Trauma 101: Aromatherapy

A keen sense of smell!

The smell of baked bread. The scent of fresh oranges. The aroma of roses. We don’t need to be passing a bakery, slicing citrus in the kitchen, or strolling in a garden to get an immediate and pleasurable sense and the mere mention of these. If you want, you may even take a moment, right now, to notice what is happening in your body that tells you, yes, deliciousness and peace.

One of the most effective, and well-researched, ways to shift our moods is by aromatherapy (check here, and also here). A lavender wash puts baby right to sleep, lemon piped into the workplace increases mental alertness. The right scent can give us ease, or make us sharper. It can ground us, or elevate us. 

Depending upon our needs, certain aromatic oils can specifically open our hearts (ylang ylang), soothe our nervous systems (frankincense), ease a troubled stomach (peppermint), or even enhance our oxygen levels (cedar). 

Be warned, however.

Our olfactory system is closely tied to that part of the brain that processes memory as well as mood. And each of us is unique. Lavender doesn’t always comfort, and if you hated your last job picking apples, it’s not going to give you comfort to walk by Macintoshes in the grocery store.

Certain oils are allergens. Others should be avoided by women who are pregnant. And many oils are not to be taken internally. Because it works both with the limbic system (mood and memory) and the temporal lobes in the neocortex (social engagement as one of many functions), aromatherapy is powerful and should be used with caution.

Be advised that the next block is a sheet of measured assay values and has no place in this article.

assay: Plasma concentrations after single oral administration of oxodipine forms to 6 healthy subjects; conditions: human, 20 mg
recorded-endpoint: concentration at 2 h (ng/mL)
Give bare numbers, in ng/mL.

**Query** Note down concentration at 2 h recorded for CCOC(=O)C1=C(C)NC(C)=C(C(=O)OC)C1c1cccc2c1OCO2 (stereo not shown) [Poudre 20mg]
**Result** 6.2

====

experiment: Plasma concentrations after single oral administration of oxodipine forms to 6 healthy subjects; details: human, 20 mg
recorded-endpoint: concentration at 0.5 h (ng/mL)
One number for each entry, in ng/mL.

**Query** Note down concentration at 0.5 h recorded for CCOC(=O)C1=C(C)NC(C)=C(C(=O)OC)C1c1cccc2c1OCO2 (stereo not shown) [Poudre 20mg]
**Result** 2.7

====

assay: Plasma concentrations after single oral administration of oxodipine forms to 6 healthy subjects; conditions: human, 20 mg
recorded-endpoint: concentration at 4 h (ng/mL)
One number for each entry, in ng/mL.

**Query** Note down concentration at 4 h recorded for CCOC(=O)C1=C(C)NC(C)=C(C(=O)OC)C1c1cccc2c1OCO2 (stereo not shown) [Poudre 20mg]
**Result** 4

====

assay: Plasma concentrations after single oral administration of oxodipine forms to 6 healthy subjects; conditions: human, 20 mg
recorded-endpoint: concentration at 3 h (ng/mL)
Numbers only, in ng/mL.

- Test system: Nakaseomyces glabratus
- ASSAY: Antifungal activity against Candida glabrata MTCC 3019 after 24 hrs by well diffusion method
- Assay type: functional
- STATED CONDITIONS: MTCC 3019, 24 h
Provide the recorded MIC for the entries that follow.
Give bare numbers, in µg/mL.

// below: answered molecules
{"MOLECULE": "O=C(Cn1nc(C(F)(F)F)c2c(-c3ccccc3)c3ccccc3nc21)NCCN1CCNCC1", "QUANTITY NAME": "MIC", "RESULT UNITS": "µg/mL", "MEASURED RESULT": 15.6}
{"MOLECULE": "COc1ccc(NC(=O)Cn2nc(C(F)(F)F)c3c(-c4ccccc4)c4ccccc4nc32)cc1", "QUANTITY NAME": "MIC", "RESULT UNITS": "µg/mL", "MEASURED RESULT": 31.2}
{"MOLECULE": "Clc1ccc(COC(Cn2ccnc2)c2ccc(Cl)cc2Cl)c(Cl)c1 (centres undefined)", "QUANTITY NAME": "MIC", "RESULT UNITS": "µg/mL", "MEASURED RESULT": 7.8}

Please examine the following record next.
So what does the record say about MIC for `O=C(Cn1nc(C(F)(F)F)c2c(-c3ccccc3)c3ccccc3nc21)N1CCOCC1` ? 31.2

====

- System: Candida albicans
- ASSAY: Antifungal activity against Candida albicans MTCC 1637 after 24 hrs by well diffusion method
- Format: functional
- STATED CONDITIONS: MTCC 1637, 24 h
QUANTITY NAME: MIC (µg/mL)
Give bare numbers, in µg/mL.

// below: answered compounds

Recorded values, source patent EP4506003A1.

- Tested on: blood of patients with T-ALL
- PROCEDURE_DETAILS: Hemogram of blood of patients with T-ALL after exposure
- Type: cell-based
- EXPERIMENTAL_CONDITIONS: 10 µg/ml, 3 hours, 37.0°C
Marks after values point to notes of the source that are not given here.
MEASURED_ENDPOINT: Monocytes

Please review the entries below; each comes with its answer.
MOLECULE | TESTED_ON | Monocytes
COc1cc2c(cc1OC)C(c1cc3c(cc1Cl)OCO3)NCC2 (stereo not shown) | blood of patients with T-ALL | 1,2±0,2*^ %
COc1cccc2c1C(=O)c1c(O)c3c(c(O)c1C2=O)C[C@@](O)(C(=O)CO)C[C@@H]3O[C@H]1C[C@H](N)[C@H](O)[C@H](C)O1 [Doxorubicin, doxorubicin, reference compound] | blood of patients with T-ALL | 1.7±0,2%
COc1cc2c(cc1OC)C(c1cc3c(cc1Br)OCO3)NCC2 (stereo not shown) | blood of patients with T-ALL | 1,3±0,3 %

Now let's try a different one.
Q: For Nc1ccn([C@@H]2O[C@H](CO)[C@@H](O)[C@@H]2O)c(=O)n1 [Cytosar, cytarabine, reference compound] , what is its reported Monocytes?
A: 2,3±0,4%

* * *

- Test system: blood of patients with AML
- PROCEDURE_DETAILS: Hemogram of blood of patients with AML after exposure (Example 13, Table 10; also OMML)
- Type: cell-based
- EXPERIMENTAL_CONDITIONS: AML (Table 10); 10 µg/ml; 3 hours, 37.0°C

When a client first works with me,

I want to give them resources to off-set some of the more challenging moments we’ll be facing as we address trauma. I introduce them to one of my favorite interventions, the “nose-bath.” Long-standing clients have developed a short-hand, pun intended, as they hold out their hands for the essential oil that we’ve discovered works best for them. Rubbing the drops between their palms, they inhale from cupped hands to ground and center themselves for the session.

How do we determine the best aroma for them?

I have quite a selection: citruses, of course, and lavenders, but also woodsy oils such as sandalwood and cedar, grounding blends, florals, and resins. A pulse-oximeter is used, a simple gadget clamped on the right forefinger which tells us their pulse and oxygen levels. What we’re looking for is an aroma that reduces their pulse, and also which they find pleasing.

One of the impacts of trauma is that my clients often, initially, have a hard time tuning into their bodies. They’re trained to believe lavender should soothe, and they’ve been using lavender. When we put the pulse oximeter on, however, there’s not much improvement in their heart rate (pulse), and perhaps even an increase. 

Here’s a video I created a while back that details this:

I’m not dismissing aromas that you might like. Keep enjoying them! Also know, though, that you may be unintentionally overriding what your body is telling you it needs. 

How Can I Test My Best Aromas?

Here’s a lower-tech way of determining your pulse. First, take a reading by setting your timer for thirty seconds. Then place your fingers on the arteries in your neck, and count the beats. That’s your pulse. Then take a scent, place it near your nose. Do not change how you’re breathing! We know that deep breaths can often bring about a relaxation response. Just breath normally. Take a few breaths for that same thirty seconds, and notice if there are few beats. If there are, you’ve got a winner!

Aromatherapy doesn’t need to be expensive, and oils can now be found in all health food stores. So go in, sample a few, and find one or two that work for you. When you’re stressed or tired, aromatherapy is right at your fingertips. Peace.

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